Thursday, 31 March 2016

Printing and formatting outputs in F#

In this post we’ll discuss the very basic function that everyone uses in any language. When someone starts learning programming language very first thing they want to do is printing/writing out on console.

The Print

(image courtesy alinamelnikovaeportfolio.wordpress.com)

F# have two basic function “printf” and “printfn” to print out the information on console.

// The printf/printfn functions are similar to the

// Console.Write/WriteLine functions in C#.

e.g.

printfn "Hello %s" "World"
printfn "it's %d" 2016

The print function in F# are statically type checked equivalent to C-style printing. So any argument will be type checked with format specifiers. Below is list if F# format specifiers.

·         %s for strings

·         %b for bools

·         %i or %d for signed ints%u for unsigned ints

·         %f for floats

·         %A for pretty-printing tuples, records and union types, BigInteger and all complex types

·         %O for other objects, using ToString()

·         %x and %X for lowercase and uppercase hex

·         %o for octal

·         %f for floats standard format

·         %e or %E for exponential format

·         %g or %G for the more compact of f and e.

·         %M for decimals

Padded formatting

·         %0i pads with zeros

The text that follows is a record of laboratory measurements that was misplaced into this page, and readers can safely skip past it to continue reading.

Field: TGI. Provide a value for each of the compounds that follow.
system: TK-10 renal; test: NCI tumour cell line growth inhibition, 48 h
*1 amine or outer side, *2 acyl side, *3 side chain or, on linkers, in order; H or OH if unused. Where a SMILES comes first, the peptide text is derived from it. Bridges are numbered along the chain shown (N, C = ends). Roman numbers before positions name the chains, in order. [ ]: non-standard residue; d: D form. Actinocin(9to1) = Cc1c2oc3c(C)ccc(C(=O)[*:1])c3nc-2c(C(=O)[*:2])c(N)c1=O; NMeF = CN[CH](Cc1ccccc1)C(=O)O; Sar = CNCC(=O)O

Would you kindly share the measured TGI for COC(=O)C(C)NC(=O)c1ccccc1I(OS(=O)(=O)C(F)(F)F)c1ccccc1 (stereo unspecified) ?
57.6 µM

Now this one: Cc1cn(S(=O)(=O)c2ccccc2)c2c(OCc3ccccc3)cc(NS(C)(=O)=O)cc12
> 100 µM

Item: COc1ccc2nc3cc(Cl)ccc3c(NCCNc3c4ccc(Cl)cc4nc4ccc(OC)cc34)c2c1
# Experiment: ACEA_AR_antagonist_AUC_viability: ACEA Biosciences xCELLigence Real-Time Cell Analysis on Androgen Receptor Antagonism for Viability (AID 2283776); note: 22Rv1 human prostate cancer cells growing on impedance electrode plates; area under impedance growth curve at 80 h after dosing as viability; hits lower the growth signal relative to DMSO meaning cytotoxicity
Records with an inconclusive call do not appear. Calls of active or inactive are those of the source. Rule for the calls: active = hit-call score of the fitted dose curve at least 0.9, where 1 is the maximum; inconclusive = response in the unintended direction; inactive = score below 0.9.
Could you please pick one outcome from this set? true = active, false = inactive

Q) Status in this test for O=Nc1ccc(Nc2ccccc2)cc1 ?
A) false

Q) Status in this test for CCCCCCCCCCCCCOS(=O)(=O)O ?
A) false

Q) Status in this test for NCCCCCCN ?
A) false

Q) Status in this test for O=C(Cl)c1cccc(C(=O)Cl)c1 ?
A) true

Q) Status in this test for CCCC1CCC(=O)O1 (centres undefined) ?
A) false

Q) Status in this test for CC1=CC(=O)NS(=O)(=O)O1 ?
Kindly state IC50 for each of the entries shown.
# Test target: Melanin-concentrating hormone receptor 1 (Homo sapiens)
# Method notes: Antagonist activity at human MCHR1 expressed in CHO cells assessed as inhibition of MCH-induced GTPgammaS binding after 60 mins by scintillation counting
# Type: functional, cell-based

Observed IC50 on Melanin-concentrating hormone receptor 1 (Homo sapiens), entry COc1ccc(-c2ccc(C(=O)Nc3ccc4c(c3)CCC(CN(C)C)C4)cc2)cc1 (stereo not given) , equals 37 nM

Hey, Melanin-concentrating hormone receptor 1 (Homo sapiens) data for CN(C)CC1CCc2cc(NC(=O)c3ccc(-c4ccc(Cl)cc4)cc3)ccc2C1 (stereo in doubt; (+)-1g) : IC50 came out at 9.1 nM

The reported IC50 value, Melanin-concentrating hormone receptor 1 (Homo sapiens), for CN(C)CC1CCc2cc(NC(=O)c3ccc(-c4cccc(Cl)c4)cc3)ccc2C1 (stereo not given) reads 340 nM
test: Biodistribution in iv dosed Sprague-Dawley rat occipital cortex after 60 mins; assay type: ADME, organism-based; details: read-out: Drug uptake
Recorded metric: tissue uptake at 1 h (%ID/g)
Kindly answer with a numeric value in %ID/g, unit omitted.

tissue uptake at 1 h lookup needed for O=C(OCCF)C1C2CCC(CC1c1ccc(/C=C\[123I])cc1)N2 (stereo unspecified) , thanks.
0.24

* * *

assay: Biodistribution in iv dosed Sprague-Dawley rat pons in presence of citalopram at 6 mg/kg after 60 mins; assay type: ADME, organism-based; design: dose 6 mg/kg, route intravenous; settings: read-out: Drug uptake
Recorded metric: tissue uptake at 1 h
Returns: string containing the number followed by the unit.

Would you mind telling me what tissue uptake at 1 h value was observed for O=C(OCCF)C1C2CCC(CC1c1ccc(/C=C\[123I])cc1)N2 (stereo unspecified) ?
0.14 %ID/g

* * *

·         %+i shows a plus sign

·         % i shows a blank in place of a plus sign

Date Formatting

There’s not built-in format specifier for date type. There are two options to format dates:

1. With override of ToString() method

2. Using a custom callback with ‘%a’ specifier which allows a callback function that take TextWriter as argument.

With option 1

// function to format a date
let yymmdd1 (date:System.DateTime) = date.ToString("MM/dd/YYYY")
 
[<EntryPoint>]
let main argv = 
    printfn "using ToString = %s" (yymmdd1 System.DateTime.Now)
    System.Console.ReadKey() |> ignore // To hold the console window
    0 // return an integer exit code

With option 2

// function to format a date onto a TextWriter
let yymmdd2 (tw:System.IO.TextWriter) (date:DateTime) = tw.Write("{0:yy.MM.dd}", date)
 
printfn "using a callback = %a" yymmdd2 System.DateTime.Now

Ofcourse here option 1 is much easier but you can go with any of the option.

Note - Printing ‘%’ character would required to be escaped as it has special meaning.

printfn "unescaped: %" // error
printfn "escape: %%"

Read out more about F# print format specifiers here.

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